After default on the Cedarbrook loans, Fidelity purchased the entire $9,000,000 loan, and assigned it to Merriam.*fn3 When Merriam thereafter confessed judgment and attempted to execute on the four land parcels, IIT petitioned to stay execution as to two of the four tracts, contending that paragraph 19 of the participation agreement prohibited execution against the Vacant Land tract and the Witchwood tract. Paragraph 19 provides:
19. Notwithstanding that the mortgages which secure the CRC Loans encumber the Witchwood Tract and the Vacant Land Tract, as well as the Shopping Center and the Apartments (as such tracts or improvements are defined in the Note Purchase Agreement), CRC and Fidelity, for themselves, their successors and assigns, agree that in the event they or either of them foreclose on the CRC Loans or either of them, the foreclosure proceedings or execution proceedings shall involve only the Shopping
[ 266 Pa. Super. Page 258]
Center and/or the Apartments and shall not involve the Witchwood Tract and/or the Vacant Land Tract.
Record at 780.
The error in this position, however, as Merriam alleges, arises from the fact that paragraph 13 of the participation agreement provides for termination as follows:
13. This Agreement shall continue in full force and effect to and including the earlier of February 15, 1977 or the date on which all principal, interest and other sums due to CRC or IIT under the First Cedarbrook Loan and the Second Cedarbrook Loan are repaid. Fidelity acknowledges and represents to CRC and IIT that it has received adequate consideration for entering into this Agreement and has received and will deliver to CRC and IIT the written opinion of its counsel, Messrs. Pepper, Hamilton & Sheetz that this Agreement is a valid, binding and enforceable agreement against Fidelity in Accordance with its terms.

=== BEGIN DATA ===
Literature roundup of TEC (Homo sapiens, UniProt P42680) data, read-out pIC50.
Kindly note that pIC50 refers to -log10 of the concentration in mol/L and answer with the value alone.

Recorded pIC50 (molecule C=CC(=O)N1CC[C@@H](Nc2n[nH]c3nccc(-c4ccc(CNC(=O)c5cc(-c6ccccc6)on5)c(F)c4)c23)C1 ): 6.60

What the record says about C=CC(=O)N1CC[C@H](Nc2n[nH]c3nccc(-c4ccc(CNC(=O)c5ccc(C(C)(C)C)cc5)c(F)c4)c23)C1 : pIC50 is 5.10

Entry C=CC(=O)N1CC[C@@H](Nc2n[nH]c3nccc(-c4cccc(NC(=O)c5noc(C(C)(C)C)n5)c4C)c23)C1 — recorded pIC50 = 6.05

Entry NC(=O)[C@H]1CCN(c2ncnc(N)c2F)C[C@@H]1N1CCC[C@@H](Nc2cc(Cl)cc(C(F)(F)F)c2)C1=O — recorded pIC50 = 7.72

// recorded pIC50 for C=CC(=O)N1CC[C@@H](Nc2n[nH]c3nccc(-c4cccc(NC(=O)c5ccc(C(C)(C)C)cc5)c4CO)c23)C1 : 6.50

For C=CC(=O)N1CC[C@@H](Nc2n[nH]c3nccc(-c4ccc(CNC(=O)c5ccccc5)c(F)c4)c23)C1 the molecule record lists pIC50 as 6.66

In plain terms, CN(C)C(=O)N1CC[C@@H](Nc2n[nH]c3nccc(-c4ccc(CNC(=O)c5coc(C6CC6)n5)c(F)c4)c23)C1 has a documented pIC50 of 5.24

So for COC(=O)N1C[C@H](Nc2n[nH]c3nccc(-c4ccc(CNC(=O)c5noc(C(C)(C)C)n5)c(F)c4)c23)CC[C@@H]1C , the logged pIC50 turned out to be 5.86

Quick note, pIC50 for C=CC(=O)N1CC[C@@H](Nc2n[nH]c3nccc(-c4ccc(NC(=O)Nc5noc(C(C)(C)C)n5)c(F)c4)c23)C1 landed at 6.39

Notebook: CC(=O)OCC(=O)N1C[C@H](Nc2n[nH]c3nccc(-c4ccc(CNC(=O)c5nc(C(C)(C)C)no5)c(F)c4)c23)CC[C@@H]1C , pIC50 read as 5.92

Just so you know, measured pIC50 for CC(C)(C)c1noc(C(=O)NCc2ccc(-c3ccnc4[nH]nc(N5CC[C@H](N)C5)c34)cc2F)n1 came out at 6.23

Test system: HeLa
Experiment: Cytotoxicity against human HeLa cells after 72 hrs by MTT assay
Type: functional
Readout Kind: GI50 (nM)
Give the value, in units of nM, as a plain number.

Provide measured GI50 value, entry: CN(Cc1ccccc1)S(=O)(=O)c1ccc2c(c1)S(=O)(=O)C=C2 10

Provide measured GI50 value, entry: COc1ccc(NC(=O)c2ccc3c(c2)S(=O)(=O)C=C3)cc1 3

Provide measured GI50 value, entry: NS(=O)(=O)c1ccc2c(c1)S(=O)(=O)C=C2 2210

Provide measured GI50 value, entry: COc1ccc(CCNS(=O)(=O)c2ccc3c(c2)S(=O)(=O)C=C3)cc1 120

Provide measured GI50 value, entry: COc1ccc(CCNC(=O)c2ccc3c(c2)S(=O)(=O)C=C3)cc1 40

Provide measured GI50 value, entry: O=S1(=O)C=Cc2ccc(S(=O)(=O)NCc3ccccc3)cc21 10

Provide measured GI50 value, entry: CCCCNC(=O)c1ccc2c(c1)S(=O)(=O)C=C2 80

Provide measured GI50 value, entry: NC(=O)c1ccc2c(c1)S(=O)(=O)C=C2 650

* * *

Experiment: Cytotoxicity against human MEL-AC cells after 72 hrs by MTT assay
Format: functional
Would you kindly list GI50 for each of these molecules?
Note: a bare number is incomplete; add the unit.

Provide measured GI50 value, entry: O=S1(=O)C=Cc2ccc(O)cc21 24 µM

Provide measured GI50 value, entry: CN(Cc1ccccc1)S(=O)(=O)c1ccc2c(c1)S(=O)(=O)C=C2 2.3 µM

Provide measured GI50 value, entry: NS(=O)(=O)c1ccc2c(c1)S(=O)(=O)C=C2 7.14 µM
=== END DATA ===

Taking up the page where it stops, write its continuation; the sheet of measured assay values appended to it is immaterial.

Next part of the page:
Record at 775.
In an effort to avoid the plain meaning of the terms of paragraph 13, IIT called several witnesses to testify at the hearing below as to the intentions and understandings of the parties during negotiations.*fn4 Similarly, appellant has undertaken a "functional analysis" of paragraph 13 in its brief to us to sustain the position that paragraph 19 remains in effect. The defect in this approach clearly appears from the fact that paragraph 7 provides that the participation agreement is an integrated document, and appellant has not alleged fraud, accident, or mistake. See e. g., LeDonne v. Kessler, 256 Pa. Super. 280, 286, 389 A.2d 1123, 1126 (1978). Instead, IIT contends that paragraph 13 is ambiguous because the parties could not have intended paragraph 19 to expire on February 15, 1977.
[ 266 Pa. Super. Page 259]
We simply cannot agree. Appellant is attempting to create an ambiguity by parol evidence where the agreement is not ambiguous on its face, an effort barred by the parol evidence rule. Dahath Electric Co. v. Suburban Electric Development Co., 332 Pa. 129, 132, 2 A.2d 765 (1938). In order for us to find an ambiguity in the agreement, we must find that the document is reasonably capable of two different interpretations. Foulke v. Miller, 381 Pa. 587, 595, 112 A.2d 124 (1955). We agree with the implicit determination by the court below that no such ambiguity exists. The parties bargained at arms length*fn5 for the participation by Fidelity in the largest of the four loans in the event of default, in return for which Fidelity extracted the concession that its obligation to fund would not be open-ended.*fn6 During the time that the participation agreement remained in effect, paragraph 19 prohibited any foreclosing party from executing upon two of the four land parcels securing the loans, contrary to the four notes and mortgages as originally prepared and recorded. To hold, as appellant urges, that the restriction on execution extends in perpetuity while the other terms of the agreement expired, would be manifestly unfair to Fidelity and Merriam, and contrary to the intent of the parties as reflected in the clear written terms of their understanding.